The largely anti-Zionist Rabbinate, in cahoots with the largely disinterested in aliyah RCA, are collaborating to keep the congregants of actively pro-Zionist shuls from immigrating to Israel, by treating shomer Shabbat Modern Orthodox rabbis as Reform.
Rabbi Avi Weiss has been a pioneer in using halachic tools to meet the challenges of the negative forces in the Jewish body politic, namely the Reform movement, and, to a lesser extent, the Conservative. I heard of him originally when he was busy chaining himself to various fences, protesting abuses against Soviet Jury, followed by rallies against the abuse of Israeli settlers by their own government.
But he has been as active in creating new, imaginative projects as in fighting old evils. Rabbi Weiss is the founder of Yeshivat Chovevei Torah, a rabbinical seminary he dubbed “Open Orthodoxy.” The term may sound dubious, but the rabbis his yeshiva has graduated are now the most sought after rabbinic prospects in America. He also founded Yeshivat Maharat for Orthodox women, dealing through halachic means with the changing gender roles in America. And then he co-founded the International Rabbinical Fellowship, an Orthodox rabbinical association that’s a liberal alternative to the Rabbinical Council of America.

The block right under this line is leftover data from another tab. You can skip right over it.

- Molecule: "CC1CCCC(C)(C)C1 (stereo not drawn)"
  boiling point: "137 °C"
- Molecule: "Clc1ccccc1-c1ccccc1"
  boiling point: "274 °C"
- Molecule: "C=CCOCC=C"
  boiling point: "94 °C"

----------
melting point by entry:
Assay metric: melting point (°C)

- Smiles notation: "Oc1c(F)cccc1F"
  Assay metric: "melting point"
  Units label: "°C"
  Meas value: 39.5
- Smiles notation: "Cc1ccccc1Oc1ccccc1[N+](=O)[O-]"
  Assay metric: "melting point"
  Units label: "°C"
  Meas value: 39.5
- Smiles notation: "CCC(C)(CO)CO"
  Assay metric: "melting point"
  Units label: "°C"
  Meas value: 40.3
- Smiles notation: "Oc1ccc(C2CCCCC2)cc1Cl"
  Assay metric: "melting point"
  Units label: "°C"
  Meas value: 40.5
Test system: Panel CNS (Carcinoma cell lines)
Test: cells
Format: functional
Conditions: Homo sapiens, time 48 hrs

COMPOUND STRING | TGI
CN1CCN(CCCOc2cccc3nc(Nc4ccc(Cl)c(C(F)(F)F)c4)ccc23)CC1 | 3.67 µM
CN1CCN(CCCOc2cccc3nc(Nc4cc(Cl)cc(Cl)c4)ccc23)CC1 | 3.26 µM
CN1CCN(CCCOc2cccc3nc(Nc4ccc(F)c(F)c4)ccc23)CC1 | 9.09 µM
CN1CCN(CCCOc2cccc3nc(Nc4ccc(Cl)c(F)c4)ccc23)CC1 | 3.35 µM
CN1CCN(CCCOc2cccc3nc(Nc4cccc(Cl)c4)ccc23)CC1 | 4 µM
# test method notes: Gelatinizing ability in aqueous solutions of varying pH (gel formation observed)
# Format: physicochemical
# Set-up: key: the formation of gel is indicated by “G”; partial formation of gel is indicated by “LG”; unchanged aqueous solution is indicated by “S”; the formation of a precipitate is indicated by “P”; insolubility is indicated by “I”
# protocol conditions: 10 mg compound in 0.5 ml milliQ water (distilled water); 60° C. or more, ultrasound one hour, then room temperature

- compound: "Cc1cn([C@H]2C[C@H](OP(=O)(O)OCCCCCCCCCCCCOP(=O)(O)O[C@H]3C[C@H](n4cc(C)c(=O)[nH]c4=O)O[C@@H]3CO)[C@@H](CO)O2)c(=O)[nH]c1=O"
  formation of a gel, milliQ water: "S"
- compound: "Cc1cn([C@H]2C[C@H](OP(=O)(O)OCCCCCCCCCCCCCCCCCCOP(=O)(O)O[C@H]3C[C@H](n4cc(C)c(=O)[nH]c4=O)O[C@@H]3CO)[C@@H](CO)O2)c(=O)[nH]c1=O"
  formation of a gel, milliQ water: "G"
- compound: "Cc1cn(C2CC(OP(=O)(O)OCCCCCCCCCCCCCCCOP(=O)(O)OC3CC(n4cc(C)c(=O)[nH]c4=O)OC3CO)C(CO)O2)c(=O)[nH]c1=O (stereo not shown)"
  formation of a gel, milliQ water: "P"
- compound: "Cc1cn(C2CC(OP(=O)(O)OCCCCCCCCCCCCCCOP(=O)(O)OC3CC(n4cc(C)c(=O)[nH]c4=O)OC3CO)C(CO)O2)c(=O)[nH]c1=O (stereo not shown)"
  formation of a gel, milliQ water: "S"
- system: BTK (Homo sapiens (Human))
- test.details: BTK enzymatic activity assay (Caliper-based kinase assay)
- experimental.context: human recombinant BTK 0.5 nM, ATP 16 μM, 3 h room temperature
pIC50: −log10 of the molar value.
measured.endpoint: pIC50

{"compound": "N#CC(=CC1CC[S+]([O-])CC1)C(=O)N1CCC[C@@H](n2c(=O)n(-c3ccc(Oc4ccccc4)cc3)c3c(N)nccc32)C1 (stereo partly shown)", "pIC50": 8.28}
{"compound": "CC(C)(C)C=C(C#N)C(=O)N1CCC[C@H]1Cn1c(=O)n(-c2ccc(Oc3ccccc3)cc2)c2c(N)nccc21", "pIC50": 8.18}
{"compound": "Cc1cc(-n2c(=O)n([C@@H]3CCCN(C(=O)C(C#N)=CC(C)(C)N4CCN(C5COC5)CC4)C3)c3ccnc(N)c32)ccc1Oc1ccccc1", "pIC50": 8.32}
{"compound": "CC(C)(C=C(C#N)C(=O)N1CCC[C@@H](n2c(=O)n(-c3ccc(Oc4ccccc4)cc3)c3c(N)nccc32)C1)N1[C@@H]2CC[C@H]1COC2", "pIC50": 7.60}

Big mistakes, all three.
For the record: I support and embrace every one of Rabbi Weiss’ endeavors, I believe that they’re completely proper in terms of Jewish tradition, and I’ve had the honor of being part of a congregation that was led by a YCT graduate—and the experience was fabulous.
But each one of Rabbi Weiss’ endeavors have been so poorly presented to the Orthodox public, that he was practically begging for his current confrontation with the Rabbinical Council of America (RCA) and, in turn, with the Israeli Rabbinate.
I don’t believe the YCT movement is actually interested in a split from mainstream Orthodoxy. But at this point it is facing a terrible image issue with that mainstream. Complaining in heartfelt op-eds is fine, but there appears to be an existential problem today which a mere public relations effort will not fix. It concerns the ability of Zionist, Orthodox Jews to make aliyah quickly and without needless hassle.
Luckily, Minister of religious Services Naftali Bennett, the one who dropped the ball on our chances to revive the Chief Rabbinate, can still get involved with the RCA and explain to them in no uncertain terms the difference between the value of Zionist aliyah and the value of Rabbinic turf.
This outrage must be stopped. The RCA must be told, by a dedicated and Zionist Orthodox Israeli leader, the damage caused directly by their shenanigans. If they have bridges to mend with the YCT crowd–and Heaven knows those bridges could use mending–they mustn’t do it on the backs of American olim, and the best kind of olim at that.
About the Author: Yori Yanover has been a working journalist since age 17, before he enlisted and worked for Ba'Machane Nachal. Since then he has worked for Israel Shelanu, the US supplement of Yedioth, JCN18.com, USAJewish.com, Lubavitch News Service, Arutz 7 (as DJ on the high seas), and the Grand Street News. He has published Dancing and Crying, a colorful and intimate portrait of the last two years in the life of the late Lubavitch Rebbe, (in Hebrew), and two fun books in English: The Cabalist's Daughter: A Novel of Practical Messianic Redemption, and How Would God REALLY Vote.